IRS sees 'surge' of email phishing scams

The IRS said Tuesday that it has seen a "surge" in reports of tax-related email phishing scams, warning taxpayers to be on the lookout so that their information and refunds are not stolen by identity thieves.

The agency said that it received reports of more than 2,000 tax-related scam incidents from January through October, while it received about 1,200 reports of incidents in 2017. The recent increase in reports of phishing scams follows several years of declines in reported incidents, the IRS said.

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The phishing attacks involve scammers using emails or websites to get taxpayers to provide them with their personal, tax and financial information. Scammers will often pose in their emails as people that the recipients think they can trust, the IRS said.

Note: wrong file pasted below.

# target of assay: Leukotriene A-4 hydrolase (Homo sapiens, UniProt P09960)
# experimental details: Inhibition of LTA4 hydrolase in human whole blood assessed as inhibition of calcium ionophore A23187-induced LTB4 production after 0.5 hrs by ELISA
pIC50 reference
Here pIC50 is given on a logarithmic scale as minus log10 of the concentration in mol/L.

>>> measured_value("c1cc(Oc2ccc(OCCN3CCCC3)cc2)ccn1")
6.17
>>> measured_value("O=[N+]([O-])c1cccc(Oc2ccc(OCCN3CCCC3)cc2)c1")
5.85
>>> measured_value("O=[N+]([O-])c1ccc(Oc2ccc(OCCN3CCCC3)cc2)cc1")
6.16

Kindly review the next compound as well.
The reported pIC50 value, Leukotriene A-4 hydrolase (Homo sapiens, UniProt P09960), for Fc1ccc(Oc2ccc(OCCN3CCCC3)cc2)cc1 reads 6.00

The IRS said taxpayers can protect themselves against phishing and other tax scams by not opening links from suspicious sources, using software to protect against viruses contained in phishing emails and by having strong passwords.

“Watch your inbox for these sophisticated schemes that try to fool you into thinking they’re from the IRS or our partners in the tax community," IRS Commissioner Charles Rettig said in a news release. "Taking a few simple steps can protect yourself during the holiday season and at tax time.”